From that point forward, Joe becomes a “kept” man, a prisoner of his economic necessity and the cold grip of Norma Desmond. Although he at first resists her increasingly amorous advances and extravagant gifts, he eventually settles into exploiting his opportunity to escape economic servitude, but in doing so trades it for another slavery that leaves him devoid of creative drive and unable to assert independence. The film perpetuates the Victorian myth of male surrender of potency as a sort of punishment for sexual dalliance, yet nonetheless creates a compelling dynamic between the two stars as a result: Joe is a man unmanned by an aging seductress and Norma is a woman denied the gaze that enables her seductiveness. Issues of gender converge as Joe goes to bed with Norma, perhaps out of pity, perhaps out of necessity, but despises her as symbol of everything wrong and wronged in Hollywood.

Sunset Boulevard attacks the culture of success at all costs promoted by Hollywood, and shows how thoroughly unlovable it makes its participants, and by the end you care even less for the exploitative Joe than you do for the manipulative and arrogant Norma, although both suffer at the hands of an industry that has relegated them to oblivion.

As a film about the industry, Sunset Boulevard naturally overflows with self-reflexive moments. Gloria Swanson herself had not seriously acted since the early ’30s, making appearance in the film as an actress trying to get on the comeback trail cleverly accurate. When Norma plays bridge with a group Joe refers to as the “waxworks”, one of them is silent film star from that forgotten era, Buster Keaton. Desmond and Gillis watch home-movies of her old films, which happen to actually be those of Gloria Swanson, directed by Erich von Stroheim, who coincidentally plays former director and butler to Norma, Max. Cecil B. Demille even makes a delightful cameo appearance as himself.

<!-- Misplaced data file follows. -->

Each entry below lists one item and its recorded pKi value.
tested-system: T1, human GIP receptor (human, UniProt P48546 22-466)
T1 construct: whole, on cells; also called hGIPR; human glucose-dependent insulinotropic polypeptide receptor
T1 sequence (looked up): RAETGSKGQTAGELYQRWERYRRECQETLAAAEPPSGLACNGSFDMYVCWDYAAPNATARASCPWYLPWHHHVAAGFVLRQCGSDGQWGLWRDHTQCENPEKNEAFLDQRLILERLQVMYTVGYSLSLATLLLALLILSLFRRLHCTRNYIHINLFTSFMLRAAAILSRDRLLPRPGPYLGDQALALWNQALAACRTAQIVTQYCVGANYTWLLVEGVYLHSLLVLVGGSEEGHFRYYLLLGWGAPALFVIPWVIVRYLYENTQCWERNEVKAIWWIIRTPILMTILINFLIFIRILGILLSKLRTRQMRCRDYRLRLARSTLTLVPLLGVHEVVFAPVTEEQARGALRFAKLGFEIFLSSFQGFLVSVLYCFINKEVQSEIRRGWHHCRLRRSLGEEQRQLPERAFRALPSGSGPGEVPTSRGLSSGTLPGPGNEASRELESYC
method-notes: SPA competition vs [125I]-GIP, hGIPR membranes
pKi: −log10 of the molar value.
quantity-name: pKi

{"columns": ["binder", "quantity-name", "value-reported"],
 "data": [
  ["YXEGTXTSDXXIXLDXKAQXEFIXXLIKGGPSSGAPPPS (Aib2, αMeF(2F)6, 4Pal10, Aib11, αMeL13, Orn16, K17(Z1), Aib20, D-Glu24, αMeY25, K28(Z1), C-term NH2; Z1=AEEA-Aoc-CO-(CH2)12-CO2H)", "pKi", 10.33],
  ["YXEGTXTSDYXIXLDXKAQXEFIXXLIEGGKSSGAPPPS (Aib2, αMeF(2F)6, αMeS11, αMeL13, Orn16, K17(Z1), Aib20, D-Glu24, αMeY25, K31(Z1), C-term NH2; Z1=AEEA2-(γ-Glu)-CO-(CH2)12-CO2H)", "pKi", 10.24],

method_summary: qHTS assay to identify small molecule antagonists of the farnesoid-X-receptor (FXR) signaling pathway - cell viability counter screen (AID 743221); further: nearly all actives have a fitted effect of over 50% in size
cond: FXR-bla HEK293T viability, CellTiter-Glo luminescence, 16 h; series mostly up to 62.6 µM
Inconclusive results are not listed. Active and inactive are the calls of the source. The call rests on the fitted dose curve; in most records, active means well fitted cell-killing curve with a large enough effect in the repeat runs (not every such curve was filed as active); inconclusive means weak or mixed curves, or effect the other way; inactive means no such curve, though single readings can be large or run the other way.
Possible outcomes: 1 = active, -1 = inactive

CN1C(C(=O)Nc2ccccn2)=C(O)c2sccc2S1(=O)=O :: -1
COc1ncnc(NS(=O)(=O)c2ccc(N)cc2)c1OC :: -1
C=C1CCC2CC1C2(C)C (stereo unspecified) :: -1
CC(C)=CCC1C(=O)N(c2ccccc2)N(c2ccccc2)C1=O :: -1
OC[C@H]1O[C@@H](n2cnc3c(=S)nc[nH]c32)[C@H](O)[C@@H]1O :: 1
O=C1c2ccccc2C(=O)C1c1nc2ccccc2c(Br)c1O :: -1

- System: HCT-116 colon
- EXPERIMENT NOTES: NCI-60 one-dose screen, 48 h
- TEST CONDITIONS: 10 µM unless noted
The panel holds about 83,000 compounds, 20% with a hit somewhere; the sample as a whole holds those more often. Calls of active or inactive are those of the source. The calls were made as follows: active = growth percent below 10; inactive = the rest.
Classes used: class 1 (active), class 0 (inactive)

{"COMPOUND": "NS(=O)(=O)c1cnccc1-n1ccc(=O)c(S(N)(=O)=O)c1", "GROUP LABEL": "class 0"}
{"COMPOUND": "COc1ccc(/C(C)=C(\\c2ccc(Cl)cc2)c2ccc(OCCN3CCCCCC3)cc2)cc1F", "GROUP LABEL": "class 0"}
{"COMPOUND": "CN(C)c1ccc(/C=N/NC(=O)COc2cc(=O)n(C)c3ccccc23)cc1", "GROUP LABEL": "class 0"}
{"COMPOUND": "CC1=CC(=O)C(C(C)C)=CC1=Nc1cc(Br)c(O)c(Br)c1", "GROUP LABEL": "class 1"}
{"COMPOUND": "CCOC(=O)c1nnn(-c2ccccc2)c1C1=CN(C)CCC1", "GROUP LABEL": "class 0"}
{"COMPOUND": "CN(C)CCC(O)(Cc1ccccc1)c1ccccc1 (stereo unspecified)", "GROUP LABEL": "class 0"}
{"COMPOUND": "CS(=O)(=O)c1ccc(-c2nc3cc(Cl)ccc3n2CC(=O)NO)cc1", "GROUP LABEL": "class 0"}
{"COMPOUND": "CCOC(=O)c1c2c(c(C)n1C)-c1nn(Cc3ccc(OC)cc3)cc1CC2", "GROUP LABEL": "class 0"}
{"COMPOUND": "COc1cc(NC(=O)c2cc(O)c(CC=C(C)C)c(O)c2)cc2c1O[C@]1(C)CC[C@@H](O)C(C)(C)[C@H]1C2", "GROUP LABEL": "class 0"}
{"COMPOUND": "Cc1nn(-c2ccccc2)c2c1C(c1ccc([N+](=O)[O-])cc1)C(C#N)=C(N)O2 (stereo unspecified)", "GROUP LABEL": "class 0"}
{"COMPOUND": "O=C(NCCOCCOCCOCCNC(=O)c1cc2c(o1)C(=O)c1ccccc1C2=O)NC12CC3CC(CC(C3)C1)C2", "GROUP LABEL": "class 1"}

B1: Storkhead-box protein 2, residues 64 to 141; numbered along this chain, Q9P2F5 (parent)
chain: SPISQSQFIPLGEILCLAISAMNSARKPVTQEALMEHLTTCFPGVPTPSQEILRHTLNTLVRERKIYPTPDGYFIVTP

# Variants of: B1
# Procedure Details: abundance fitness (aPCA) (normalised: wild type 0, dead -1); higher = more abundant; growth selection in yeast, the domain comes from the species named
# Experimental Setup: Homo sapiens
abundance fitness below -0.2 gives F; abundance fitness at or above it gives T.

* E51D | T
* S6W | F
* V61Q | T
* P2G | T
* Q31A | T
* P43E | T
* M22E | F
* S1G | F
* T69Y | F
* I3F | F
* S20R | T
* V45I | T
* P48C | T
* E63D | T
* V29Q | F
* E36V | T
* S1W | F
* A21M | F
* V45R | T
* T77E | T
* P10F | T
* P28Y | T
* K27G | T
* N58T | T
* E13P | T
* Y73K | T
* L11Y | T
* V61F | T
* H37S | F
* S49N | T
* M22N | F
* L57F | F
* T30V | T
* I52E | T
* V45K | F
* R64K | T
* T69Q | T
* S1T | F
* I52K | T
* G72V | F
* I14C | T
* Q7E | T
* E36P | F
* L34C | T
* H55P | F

Wilder’s decision to foreground the apparatus of his medium in Sunset Boulevard serves to enhance the distance he desires us to feel from its corrupt values, but in doing so, simultaneously focuses us on the most human element of the story: the relationship between Joe and Norma that in the context precipitates the uncanny atmosphere of gothic disquiet. As the thankfully excised “Original Morgue Prologue” (included on the DVD) indicates, even the slightest deviation in tone could have potentially proven disastrous to the mood Wilder creates, in which he must carefully walk the line between satire and parody. Nonetheless, something humorous, if not dark, does underpin the entire film: the cleverness of turning a medium upon itself must surely have been done with half a smile from the director and a full frown from the studio.

The one flaw in the film perhaps rests with the narration. Wilder expertly places his camera to tell the story and the actors ably convey their character’s thoughts and emotions. Much of the noir style explication actually detracts from scenes which could have potentially rivalled Hitchcock’s work in Vertgio and Psycho as some of the best examples of pure visual cinema, and might also have contributed to the sense of loneliness and building suspense. Much of the film would have been silent, but perhaps appropriately so. When your work speaks for itself, do not interrupt.

Sunset Boulevard is nonetheless the best gothic film never made by Alfred Hitchcock. It’s iconic moments belong to Norma whose declaration of her readiness for her “close-up” burns itself into the viewer’s memory as deserving of true pathos and still resonates as a comment upon our obsession with celebrity and the price that obsession exacts upon our lives and the lives of those we perpetually idolize and, on occasion, have forgotten entirely.

RATING 10 / 10